(such as the nonexclusive right to use sand and gravel located
on certain federal property). The bill also specifies that the
Cook Inlet Region, Incorporated (CIRI), a Native Regional
Corporation, would be entitled to receive 1,207 acres of
federal subsurface estate in lieu of the subsurface estate it
Section 4 also would remove from the National Wildlife
Refuge System all lands retained by or conveyed to KNA, as well
as certain subsurface interests underlying such lands. The bill
would direct the Secretary of the Interior to adjust the
boundaries of the Kenai National Wildlife Refuge to reflect
these changes. Section 5 of the bill provides that about 592
acres of the land to be acquired by the U.S. be managed as part
of the Kenai Wilderness. In addition, the bill would direct the
Secretary to nominate an area known as the Stephanka Tract to
the National Register of Historic Places. If the Department of
the Interior (DOI) establishes an historical, cultural, or
archaeological interpretive site on that tract, KNA would have
the exclusive right to operate it.
Section 6 would authorize the Secretary of the Interior to
designate about 15,500 acres of public land adjacent to the
Kanuti National Wildlife Refuge in Alaska as the Lake
Todatonten Special Management Area and to withdraw it from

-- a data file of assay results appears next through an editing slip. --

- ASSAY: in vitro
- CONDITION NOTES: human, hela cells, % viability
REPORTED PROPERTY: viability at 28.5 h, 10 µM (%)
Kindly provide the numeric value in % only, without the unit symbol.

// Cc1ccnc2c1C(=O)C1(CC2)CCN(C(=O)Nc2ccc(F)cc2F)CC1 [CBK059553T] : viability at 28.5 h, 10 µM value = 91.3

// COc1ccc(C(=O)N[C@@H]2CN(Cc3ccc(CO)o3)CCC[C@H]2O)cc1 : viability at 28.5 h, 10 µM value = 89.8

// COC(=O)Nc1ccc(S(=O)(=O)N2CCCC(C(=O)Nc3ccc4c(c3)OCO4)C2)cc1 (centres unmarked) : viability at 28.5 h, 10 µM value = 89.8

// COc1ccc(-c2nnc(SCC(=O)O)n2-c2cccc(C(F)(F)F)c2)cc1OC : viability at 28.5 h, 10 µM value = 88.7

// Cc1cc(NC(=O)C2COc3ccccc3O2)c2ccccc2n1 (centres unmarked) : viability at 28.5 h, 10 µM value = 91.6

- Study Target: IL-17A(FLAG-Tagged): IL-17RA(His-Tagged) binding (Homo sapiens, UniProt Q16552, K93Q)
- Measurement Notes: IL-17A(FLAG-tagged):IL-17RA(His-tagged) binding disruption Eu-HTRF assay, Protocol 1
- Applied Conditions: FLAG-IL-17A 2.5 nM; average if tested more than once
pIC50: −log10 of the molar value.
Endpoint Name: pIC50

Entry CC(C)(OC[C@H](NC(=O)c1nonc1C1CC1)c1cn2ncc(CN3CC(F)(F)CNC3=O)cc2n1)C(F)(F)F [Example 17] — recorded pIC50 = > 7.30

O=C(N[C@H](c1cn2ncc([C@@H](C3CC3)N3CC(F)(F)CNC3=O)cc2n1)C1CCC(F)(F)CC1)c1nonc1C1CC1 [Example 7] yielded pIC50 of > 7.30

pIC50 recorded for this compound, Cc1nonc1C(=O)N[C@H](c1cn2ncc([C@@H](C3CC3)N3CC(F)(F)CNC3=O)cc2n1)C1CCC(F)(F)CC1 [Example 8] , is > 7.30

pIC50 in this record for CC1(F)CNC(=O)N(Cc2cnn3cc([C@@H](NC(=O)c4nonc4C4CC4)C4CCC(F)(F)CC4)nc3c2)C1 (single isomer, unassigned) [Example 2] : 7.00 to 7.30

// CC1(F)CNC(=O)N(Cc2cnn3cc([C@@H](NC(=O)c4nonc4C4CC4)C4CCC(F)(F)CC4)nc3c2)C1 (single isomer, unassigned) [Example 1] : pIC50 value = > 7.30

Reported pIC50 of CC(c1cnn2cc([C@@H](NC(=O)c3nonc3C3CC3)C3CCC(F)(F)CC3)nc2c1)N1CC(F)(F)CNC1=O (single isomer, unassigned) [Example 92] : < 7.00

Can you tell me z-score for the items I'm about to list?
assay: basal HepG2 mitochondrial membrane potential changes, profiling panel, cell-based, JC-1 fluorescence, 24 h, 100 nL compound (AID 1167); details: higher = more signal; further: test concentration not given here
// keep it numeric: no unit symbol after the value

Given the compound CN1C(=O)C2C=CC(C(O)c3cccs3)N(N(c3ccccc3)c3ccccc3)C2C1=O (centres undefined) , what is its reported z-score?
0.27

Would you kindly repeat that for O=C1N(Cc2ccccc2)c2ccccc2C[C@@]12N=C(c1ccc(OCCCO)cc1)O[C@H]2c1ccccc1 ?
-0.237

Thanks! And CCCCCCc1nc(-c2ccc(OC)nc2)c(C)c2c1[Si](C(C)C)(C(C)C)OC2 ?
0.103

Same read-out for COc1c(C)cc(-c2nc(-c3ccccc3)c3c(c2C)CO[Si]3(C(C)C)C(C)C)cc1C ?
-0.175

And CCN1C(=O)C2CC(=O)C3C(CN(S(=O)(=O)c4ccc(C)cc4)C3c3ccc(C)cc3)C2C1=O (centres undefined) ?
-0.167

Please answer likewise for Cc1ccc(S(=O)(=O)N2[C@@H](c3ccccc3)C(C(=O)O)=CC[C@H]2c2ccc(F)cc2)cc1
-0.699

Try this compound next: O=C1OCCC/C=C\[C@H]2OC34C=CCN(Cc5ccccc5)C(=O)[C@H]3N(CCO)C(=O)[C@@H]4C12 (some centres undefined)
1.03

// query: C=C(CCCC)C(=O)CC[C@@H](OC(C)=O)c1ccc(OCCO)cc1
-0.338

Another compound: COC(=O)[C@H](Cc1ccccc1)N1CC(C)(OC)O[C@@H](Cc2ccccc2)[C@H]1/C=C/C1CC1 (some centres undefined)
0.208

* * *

location, entry, and patent under the mining laws.
Federal budgetary impact
Based on information provided by the USFWS and DOI, CBO
expects that the $4.443 million payment to KNA for purchase of
its holdings in the Kenai National Wildlife Refuge will be made
even in the absence of this legislation. Therefore, that
provision would have no impact on the federal budget. The
provision permitting CIRI to receive 1,207 acres of in-lieu
subsurface entitlement could affect direct spending if the
regional corporation selects land currently generating receipts
to the federal government. However, we have no basis for
estimating when such in-lieu subsurface acres would be
identified from the available pool of acres, and in any case we
do not estimate that the provision would significantly affect
direct spending. We estimate that the costs of implementing
other provisions of sections 4 and 5, including up-front
expenditures related to the land exchange and the refuge
boundary adjustment, as well as ongoing costs to manage the new
federal property, would have no significant impact on the
affected agencies' operating expenses.
Based on information from Bureau of Land Management (BLM),
we estimate that section 6 would not affect the agency's
discretionary spending since that agency already manages the
Lake Todatonten area in a manner consistent with the Special
Management Area designation. BLM expects no mineral activity to
occur on the land in any case; therefore, withdrawing the land
from mineral entry would not change spending or receipts.
Impact on State, local, and tribal governments
The land exchange authorized by this bill would be
voluntary on the part of the Kenai Natives Association. Should
the association agree to the exchange, it would receive a cash
payment of $4.443 million in addition to the lands and rights
specified in the bill. Upon completion of the exchange, the
lands retained by or conveyed to the KNA would be removed from